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GPX 6000 - How Do Others Compete?


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Well said Steve, coming from one of the worlds experts. Your words weigh heavy and I agree 100%. But one thing they are for sure to blame: they made a lot of gold disapear from the grounds 😉

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Minelab have always been a step ahead in technology. That is a fact. Well in my book anyway. People  gripe about ergonomics, weight, shaft lengths, coil sizes & options of coils or there lack of.  At the end of the day their detectors are tops & leading the pack. Have done for a while. We have seen in recent times the demise of Whites & Tesoro. Others may possibly follow. But Minelab will still be there.

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In business you have to be constantly innovating, improving & evolving your product, your target market & your value proposition otherwise you are just a sitting duck waiting for the day costs exceed profit margin and your business becomes nonviable.

Perversely not having a strong  competitor is a danger to the Minelab we know and respect as a product innovator - the temptation will be for the Codan board to milk their current products  - cut costs ie reduce development staff from 30 to say 10 and increase dividends or plow profits into another business venture leading to a drying up of the release of new metal detecting products every 1 - 2 years. Lets hope they have seen what has happened to other manufacturers who have gone down this path. My bet is they have a certain percentage of profits they plow back into development to stimulate their growth cycle and with a healthy upward trending profit, new innovative product development will continue - this can only be good for their customers (us).

There is nothing like a strong competitor to keep you on your toes and focused on continued improvements - without that you have to be a very disciplined, sharply, focused company.

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Also Minelabs "Raison de'tre" is building a better detector. This has been their culture right from start up in the 1980's. There would be nothing better than working for a company that is at the leading edge in their field - i hope they are looking for the best and brightest people globally to help keep on innovating. Adelaide, South Australia is not a bad spot to come and work - we have been lucky with only 4 Covid deaths and currently no community transmissions -  i suppose only having 1.7 million people and a large state one and a half times the size of Texas helps. Also a bit culturally different from the rest of Australia being a free settler state (lots of Scots, Germans, Cornish, English in the 1800's) - please note that JP - no convicts here.🙂 So we do things a bit differently and fly under the radar a lot of the time.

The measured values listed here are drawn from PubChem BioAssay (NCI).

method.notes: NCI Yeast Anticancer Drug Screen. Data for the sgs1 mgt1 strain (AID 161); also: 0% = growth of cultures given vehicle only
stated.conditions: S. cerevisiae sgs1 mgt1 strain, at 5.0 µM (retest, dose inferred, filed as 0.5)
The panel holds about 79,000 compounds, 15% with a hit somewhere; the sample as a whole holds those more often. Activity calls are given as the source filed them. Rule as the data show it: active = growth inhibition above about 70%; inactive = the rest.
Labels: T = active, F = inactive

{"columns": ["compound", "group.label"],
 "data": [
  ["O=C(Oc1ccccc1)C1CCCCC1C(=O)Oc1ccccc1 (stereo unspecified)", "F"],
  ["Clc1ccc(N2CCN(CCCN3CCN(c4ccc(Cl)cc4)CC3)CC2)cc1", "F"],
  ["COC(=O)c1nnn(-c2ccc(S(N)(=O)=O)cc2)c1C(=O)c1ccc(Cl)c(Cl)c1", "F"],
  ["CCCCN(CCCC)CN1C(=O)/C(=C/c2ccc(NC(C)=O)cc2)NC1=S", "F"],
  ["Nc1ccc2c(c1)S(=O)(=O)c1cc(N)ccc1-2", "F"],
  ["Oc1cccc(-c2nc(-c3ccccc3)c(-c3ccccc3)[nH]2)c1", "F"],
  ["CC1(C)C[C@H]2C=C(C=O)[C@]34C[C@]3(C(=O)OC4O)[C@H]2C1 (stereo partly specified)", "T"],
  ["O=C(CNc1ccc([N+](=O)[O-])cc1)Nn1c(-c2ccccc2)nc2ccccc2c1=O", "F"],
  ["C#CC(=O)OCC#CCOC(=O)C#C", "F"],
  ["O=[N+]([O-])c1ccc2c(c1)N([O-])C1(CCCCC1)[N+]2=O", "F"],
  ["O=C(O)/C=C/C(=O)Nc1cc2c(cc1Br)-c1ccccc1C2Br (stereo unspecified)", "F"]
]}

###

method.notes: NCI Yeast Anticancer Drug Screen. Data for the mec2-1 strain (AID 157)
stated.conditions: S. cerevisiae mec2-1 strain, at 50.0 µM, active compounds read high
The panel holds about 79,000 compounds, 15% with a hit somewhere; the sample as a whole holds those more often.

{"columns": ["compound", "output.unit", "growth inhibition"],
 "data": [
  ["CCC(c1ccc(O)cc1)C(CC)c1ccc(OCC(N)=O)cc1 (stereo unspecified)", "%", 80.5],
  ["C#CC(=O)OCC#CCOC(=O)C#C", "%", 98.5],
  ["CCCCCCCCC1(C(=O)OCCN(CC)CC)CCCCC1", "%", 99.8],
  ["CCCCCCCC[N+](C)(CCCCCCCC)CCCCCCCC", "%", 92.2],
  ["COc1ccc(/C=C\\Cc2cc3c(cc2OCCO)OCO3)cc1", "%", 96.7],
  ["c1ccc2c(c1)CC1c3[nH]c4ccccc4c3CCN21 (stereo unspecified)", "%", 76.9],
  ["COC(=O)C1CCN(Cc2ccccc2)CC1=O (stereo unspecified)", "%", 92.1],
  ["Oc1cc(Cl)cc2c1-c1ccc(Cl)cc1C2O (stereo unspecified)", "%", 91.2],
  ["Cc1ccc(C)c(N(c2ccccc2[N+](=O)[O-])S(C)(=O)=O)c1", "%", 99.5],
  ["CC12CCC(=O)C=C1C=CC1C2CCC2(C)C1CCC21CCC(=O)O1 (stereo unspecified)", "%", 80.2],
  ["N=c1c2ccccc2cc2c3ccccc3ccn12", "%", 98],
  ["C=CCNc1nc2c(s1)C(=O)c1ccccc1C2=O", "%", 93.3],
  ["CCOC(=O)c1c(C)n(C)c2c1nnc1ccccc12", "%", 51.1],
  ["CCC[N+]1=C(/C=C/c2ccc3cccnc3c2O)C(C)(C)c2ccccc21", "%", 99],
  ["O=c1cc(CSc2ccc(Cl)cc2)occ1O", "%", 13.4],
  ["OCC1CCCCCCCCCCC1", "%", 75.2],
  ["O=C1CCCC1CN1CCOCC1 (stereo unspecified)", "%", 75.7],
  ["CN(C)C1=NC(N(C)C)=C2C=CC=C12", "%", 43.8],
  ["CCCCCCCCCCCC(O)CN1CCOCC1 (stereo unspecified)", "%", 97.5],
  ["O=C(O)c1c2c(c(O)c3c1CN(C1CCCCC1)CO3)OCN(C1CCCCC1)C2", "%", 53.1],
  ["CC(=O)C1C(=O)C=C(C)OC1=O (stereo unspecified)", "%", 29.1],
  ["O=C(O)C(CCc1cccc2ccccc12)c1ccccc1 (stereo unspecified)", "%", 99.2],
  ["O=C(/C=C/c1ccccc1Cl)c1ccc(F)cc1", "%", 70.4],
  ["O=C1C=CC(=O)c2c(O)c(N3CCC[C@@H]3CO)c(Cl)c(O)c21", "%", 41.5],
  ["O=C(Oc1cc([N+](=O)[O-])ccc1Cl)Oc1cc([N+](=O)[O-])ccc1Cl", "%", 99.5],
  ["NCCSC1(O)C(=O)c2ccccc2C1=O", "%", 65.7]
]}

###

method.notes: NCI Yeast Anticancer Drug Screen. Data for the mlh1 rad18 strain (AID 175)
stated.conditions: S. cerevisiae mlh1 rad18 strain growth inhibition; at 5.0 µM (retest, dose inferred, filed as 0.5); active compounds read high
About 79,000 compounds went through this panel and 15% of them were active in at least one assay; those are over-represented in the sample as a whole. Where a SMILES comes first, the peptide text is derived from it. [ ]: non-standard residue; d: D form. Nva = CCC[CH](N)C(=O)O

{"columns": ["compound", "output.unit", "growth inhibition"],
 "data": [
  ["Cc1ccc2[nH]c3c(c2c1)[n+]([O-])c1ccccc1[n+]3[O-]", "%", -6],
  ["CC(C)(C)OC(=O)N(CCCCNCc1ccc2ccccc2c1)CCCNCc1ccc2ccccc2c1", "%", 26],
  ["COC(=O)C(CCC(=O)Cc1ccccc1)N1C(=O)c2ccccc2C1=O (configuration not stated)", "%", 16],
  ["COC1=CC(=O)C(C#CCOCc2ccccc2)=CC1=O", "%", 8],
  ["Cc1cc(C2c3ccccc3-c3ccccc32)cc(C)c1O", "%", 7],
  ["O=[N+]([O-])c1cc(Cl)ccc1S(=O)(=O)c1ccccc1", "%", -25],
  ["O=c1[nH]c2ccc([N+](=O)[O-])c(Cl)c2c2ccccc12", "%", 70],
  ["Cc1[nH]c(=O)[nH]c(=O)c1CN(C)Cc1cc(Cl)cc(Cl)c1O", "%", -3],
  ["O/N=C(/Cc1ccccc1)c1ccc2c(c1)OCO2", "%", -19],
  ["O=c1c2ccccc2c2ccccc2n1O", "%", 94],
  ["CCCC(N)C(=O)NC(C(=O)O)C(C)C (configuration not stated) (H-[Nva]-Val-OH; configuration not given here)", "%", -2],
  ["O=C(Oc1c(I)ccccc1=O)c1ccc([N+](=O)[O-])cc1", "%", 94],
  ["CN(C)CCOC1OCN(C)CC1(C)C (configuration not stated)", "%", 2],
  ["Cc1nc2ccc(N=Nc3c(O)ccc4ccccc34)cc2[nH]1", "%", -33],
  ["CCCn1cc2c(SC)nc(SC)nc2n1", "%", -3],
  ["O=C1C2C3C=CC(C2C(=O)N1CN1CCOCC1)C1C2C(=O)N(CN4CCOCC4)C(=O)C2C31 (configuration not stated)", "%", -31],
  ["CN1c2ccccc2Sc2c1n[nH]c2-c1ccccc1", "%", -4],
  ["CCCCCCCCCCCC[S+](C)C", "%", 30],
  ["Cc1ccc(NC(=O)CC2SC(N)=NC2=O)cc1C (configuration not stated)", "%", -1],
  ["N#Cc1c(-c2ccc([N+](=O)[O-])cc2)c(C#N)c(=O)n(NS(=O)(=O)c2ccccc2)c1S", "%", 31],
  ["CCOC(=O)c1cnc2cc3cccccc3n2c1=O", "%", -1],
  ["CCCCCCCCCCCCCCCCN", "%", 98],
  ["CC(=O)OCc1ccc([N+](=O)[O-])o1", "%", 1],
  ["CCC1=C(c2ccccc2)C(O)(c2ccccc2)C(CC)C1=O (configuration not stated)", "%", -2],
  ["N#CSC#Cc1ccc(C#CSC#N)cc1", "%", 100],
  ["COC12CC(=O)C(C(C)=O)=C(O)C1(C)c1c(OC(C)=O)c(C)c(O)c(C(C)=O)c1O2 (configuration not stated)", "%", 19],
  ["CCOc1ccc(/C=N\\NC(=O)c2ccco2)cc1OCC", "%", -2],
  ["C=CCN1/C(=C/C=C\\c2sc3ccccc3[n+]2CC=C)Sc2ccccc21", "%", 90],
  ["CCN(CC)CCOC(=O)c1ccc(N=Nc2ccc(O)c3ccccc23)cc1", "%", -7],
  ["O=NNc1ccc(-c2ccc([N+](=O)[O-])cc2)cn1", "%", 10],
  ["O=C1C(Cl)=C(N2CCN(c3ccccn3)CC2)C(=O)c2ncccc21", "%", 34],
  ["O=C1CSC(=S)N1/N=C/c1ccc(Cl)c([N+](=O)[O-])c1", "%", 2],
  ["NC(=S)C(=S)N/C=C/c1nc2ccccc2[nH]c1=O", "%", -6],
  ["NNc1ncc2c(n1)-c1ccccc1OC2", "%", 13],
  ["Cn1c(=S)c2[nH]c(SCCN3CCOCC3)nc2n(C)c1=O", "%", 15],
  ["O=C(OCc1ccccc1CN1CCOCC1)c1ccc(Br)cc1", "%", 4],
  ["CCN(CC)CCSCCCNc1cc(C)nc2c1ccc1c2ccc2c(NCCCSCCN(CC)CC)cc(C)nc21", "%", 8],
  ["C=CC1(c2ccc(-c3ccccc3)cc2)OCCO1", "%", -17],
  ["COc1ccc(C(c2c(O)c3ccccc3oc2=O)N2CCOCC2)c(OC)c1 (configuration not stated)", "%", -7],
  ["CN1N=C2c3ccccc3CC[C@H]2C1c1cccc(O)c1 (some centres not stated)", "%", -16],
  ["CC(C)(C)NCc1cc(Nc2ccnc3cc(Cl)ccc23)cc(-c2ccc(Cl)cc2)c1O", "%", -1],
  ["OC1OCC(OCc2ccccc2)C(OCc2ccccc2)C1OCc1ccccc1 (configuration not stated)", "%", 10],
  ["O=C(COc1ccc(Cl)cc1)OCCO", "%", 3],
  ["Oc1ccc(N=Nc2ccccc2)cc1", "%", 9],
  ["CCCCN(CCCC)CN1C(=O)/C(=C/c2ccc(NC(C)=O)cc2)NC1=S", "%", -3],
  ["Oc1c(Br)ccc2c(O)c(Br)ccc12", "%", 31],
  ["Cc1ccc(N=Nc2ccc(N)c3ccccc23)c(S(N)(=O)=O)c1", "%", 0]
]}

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I feel that no one is going to catch Minelab ever, unless they find a completely different way of locating/identifying metal. Not only does Minelab have some of the best people in the industry, but they probably also hold many key patents. As time goes on, it becomes increasingly hard to circumvent those patents. I wonder how many engineers have had a great idea only to end up staring at one of Minelab's patents that blocks them implementing their idea? So how do companies compete? Price is number one. Throw in great advertising/spin and you have a way to compete.....for now. Selling the same old stuff and not having a great sales force = death. That's how I see it. As for the only real issue I have with Minelab? Their lack of durable coils. I have gone through quite a few 11" and 15x12" DD coils, so I switched to Detech. Same goes for their handles on the GPX. I finally got the aluminum one so they would stop splitting in the same spot. Their technology is stellar. Detecting would not be as much fun (or successful) without them. Now, if they would only implement a loaner program so I could try their GPX 6000, that would be sweet 😄